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The Future of Video in the Virtual Collaboration Market

March 29, 2022 Collaboration and Productivity
Mike Prokopeak
By Mike Prokopeak

The global pandemic propelled work into video conferencing mode, forcing employees to meet and collaborate virtually, oftentimes without any real experience. At the time, many hoped and believed the transition would be temporary.

In the two years since, not only have workers become skilled at using video conferencing tools to accomplish daily tasks, they have also become reluctant to let them go and return to in-person work.

That dovetails with data on the growth of the market. Recent data from French technology firm ReportLinker shows demand and requirements for video conferencing expanding due to remote work and geographically dispersed businesses. The emergence of new technologies such as IoT, cloud computing, VR, improved video compression and AI are helping to boost the market.

While there may have been concern about a fall-off once "normal work" resumed, ReportLinker's Global Web and Video Conferencing SaaS Industry Report shows the market for such products is positioned for continued growth. According to the data, the global market for web and video conferencing SaaS was estimated at $3.5 billion in 2020. This same market is projected to reach $7 billion by 2026. Corporate, one of the segments analyzed in the report, is projected to reach $4.1 billion.

Al El-Nattar, president of Reston, Va.-based Rivet Logic, said although many companies still haven't yet chosen their preferred work model for the future, the overwhelming acceptance of remote conferencing tools shows the video conferencing market is here to stay.

Digital Transformation Driving the Market

Digital transformation has been a hot topic since the pandemic hit. It was a pressing matter for organizations before COVID-19, but it became a clear necessity with the pivot to remote work. What companies learned during that process is that consumer behavior — and that of employees — is fickle. Companies that can get ahead of pain points and innovate on traditional products and services come out ahead. 

Similarly, companies in the video conferencing space cannot rest on their laurels despite their recent accelerated market growth and projected future. The successful vendors of the future will be those who invest their R&D budgets in the right areas, with a focus on customizability, usability, accessibility, artificial intelligence and security to ensure they're meeting clients' needs — regardless of those clients' chosen work models.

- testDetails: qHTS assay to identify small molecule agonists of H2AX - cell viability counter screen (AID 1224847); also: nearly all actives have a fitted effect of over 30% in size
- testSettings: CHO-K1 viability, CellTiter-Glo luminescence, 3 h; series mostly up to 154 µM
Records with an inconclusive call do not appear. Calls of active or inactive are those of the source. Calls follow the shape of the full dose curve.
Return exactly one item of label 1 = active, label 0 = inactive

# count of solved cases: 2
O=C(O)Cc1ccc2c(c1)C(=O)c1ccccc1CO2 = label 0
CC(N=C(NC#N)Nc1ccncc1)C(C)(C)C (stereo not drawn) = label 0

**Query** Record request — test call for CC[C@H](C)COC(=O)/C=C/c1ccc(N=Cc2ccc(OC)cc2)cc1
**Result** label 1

“These leaders will also take advantage of technologies that enhance the video conferencing experience beyond the current confines of the two-dimensional screen, adopting capabilities such as virtual reality and augmented reality,” El-Nattar said.

Related Article: From Remote Working to Intelligent Working: Next Steps for Digital Transformation

Hybrid Collaboration and Tech Innovation

Businesses have experienced the value of video in keeping employees connected and engaged, regardless of their physical location. Ben Chodor, president of New York City-based Notified, said the gradual return to in-person work — or in-person meetings at the very least — is unlikely to diminish companies' reliance on video conferencing and virtual collaboration solutions. In fact, in his view, the new workplace is still in the early innings of realizing the full potential of this technology. 

There are potential disruptors, though. Artificial intelligence in particular has the potential to disrupt virtual collaboration and event products for two reasons:

  1. Data Access: Data is king in today's era, and employers want access to the data that AI-enabled tech can provide. This type of data can help businesses understand everything from whether a video technology product is valuable, to attempting to prevent overwork and burnout by understanding where, when and how employees are engaging with it and with each other.
  2. User Experience: AI can also enhance the user experience by boosting productivity and removing menial tasks, from transcribing meetings to improving audio quality, to adjusting lighting and background and even noting action items and next steps. These capabilities take the burden of the technology out of the hands of employees, allowing them to shift focus where it counts.